By Jeff Walsh
Two groundbreaking gay comics are out this month with new specials. Jason Stuart: Making It To The Middle (airing on here! TV) and Suzanne Westenhoefer: A Bottom On Top (airing on LOGO, and available on DVD) are two examples of gay standup pioneers still doing their thing. Both filmed their specials away from the traditional gay cities, both have acts that largely deal with them being gay, but on many levels they couldn't be more different.
Stuart comes across as very caring, down to earth and nice in the interview segments during his special, but onstage that's all gone. His act was just too ADD and superficially gay for me (the ADD thing is saying a lot for a comic, since they all tend to go from one topic to another, often without any transition). It just seemed more like a lot of interplay with the audience, mincing and quips, "brokeback" moments with a cute guy in the front row, and a frenzy and rush that never lets up. But that pace also robs us of getting to know Stuart better.
Westenhoefer, on the other hand, goes onstage without much of a script, and most of her show is improvised. But, she just seems so calm and natural onstage, just letting the stories unspool, but always bringing the funny at regular intervals.
It just seemed interesting that a lot of Stuart's banter seemed rehearsed and had a nervous energy to it, whereas Westenhoefer improvises a lot of her act and it completely calm. I'm not suggesting there is a right or wrong way to do stand-up, just that seeing the two specials in close proximity made the differences stand out.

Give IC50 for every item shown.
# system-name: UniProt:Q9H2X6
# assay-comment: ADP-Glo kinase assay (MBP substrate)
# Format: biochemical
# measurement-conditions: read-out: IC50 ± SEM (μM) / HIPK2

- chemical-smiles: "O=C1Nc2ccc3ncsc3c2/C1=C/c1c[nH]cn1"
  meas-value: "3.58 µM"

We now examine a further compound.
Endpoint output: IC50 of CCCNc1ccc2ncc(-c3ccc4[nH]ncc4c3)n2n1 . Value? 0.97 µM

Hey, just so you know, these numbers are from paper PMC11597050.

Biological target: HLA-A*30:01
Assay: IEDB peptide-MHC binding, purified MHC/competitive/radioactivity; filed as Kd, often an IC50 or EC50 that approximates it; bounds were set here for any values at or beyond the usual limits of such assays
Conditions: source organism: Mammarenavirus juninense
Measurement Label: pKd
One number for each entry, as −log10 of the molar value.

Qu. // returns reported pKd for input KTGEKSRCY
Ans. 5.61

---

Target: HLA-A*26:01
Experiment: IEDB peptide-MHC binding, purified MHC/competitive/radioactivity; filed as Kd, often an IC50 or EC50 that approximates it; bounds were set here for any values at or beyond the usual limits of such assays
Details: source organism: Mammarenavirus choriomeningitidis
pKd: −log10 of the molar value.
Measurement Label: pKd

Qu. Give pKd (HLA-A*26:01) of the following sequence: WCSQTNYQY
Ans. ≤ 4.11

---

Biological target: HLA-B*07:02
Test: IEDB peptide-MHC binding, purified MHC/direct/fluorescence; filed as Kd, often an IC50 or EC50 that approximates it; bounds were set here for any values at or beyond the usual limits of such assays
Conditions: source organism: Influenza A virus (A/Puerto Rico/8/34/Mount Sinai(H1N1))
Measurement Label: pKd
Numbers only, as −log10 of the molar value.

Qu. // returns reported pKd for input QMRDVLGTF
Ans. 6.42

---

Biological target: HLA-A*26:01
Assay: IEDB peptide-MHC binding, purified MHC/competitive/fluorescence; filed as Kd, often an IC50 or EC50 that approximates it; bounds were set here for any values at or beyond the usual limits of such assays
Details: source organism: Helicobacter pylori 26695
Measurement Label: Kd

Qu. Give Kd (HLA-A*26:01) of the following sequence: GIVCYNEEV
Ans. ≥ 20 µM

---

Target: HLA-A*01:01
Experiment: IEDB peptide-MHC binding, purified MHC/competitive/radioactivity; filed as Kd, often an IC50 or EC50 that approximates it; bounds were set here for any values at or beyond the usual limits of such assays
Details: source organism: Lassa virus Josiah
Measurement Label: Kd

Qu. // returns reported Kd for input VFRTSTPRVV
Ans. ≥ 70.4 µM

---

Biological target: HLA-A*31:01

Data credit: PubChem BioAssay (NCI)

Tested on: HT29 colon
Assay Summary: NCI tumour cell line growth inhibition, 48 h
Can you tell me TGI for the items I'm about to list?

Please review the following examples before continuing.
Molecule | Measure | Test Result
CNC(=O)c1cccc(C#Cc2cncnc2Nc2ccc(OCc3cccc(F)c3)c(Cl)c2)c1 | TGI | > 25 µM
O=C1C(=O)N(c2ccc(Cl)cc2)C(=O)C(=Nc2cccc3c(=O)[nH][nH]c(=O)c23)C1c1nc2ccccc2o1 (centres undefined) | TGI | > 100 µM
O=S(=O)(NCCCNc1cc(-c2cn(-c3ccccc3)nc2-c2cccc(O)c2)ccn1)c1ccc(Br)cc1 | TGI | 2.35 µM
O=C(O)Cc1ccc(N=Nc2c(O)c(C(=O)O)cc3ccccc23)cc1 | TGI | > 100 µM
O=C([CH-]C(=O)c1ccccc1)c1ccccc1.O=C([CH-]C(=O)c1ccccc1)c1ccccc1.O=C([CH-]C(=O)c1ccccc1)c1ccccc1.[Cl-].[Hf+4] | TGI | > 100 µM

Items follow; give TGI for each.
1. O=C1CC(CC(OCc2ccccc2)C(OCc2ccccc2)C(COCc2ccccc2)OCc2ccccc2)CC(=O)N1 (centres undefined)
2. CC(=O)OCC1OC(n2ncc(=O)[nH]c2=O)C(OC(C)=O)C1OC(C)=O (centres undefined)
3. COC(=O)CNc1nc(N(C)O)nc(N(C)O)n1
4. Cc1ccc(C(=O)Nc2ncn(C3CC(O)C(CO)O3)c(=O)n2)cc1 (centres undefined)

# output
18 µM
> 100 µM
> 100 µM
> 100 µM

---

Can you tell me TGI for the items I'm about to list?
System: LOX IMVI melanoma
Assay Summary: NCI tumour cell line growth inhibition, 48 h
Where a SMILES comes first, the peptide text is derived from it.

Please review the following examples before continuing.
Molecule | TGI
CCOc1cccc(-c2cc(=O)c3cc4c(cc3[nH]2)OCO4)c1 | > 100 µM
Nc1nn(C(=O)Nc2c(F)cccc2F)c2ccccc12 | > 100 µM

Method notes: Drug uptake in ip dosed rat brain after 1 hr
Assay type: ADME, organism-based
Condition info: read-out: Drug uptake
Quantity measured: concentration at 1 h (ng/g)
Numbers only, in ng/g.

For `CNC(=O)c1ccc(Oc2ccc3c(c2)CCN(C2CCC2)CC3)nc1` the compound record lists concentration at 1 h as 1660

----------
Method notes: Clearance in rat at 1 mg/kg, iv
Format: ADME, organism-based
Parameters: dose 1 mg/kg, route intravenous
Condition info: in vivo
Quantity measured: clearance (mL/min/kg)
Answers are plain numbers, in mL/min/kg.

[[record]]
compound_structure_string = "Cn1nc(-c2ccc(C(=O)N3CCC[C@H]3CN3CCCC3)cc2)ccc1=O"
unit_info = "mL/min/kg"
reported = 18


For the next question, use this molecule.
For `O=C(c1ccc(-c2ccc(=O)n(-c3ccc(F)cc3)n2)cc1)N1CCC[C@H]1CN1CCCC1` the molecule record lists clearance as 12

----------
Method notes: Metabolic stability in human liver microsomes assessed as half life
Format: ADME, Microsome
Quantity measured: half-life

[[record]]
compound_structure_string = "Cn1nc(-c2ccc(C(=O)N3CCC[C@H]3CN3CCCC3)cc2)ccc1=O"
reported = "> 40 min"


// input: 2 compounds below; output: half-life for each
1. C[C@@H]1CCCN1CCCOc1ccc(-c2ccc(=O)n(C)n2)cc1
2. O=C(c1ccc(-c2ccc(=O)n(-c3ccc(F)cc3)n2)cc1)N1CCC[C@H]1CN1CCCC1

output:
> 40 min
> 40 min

My personal view of comedy is that the deeper and more personal the comedy is, the funnier it is and the more you relate to the comic. On this front, Westenhoefer certainly excels, as she has no evident barriers between her life and her act. Even her girlfriend, in the DVD bonus interview, mentions she never knows what elements of their life will end up onstage.
Stuart seems to stay on the surface when he's onstage, and you never really get any deep sense of who he is as a person offstage. Had he not included the thoughtful interview segments, I probably wouldn't have been aware of what seemed to be missed as much from his stand-up.
I also feel that his lack of personal connection there gives Westenhoefer more resonance after the fact. You remember stories she tells, expressions she makes, and how she slowly works the crowd; whereas Stuart's stuff is so quick and tangential, you never really settle into any one story long enough for that to happen, aside from him flirting with Buck in the front row.
I'm not necessarily saying to watch Westenhoefer's over Stuart's special. If you have here! and LOGO, by all means check them both out. But it was just interesting to see how after more than 15 years of them performing as stand-up comics, they evolved in such different directions.
To me, it became clear why Westenhoefer is a bottom at the top of her game, and why Stuart is still in the middle, to borrow from their own show titles.
Of course, the real thing to do is to try and catch them do their stand-up live. For that you should check out their websites. You can see Suzanne's here: http://www.suzannew.com/; and Jason's here: http://www.jasonstuart.com/. There's also video clips on their websites, as well as YouTube.